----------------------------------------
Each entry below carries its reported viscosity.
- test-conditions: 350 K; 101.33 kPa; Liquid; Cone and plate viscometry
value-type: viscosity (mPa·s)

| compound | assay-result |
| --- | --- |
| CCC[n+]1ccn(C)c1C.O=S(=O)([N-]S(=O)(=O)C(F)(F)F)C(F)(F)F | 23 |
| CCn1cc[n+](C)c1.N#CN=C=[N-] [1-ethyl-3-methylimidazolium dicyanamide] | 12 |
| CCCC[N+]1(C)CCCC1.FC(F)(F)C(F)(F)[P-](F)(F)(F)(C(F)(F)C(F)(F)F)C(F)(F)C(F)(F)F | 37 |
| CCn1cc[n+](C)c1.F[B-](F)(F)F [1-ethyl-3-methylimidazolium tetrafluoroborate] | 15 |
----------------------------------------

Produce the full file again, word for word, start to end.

Each entry below carries its reported viscosity.
- test-conditions: 350 K; 101.33 kPa; Liquid; Cone and plate viscometry
value-type: viscosity (mPa·s)

| compound | assay-result |
| --- | --- |
| CCC[n+]1ccn(C)c1C.O=S(=O)([N-]S(=O)(=O)C(F)(F)F)C(F)(F)F | 23 |
| CCn1cc[n+](C)c1.N#CN=C=[N-] [1-ethyl-3-methylimidazolium dicyanamide] | 12 |
| CCCC[N+]1(C)CCCC1.FC(F)(F)C(F)(F)[P-](F)(F)(F)(C(F)(F)C(F)(F)F)C(F)(F)C(F)(F)F | 37 |
| CCn1cc[n+](C)c1.F[B-](F)(F)F [1-ethyl-3-methylimidazolium tetrafluoroborate] | 15 |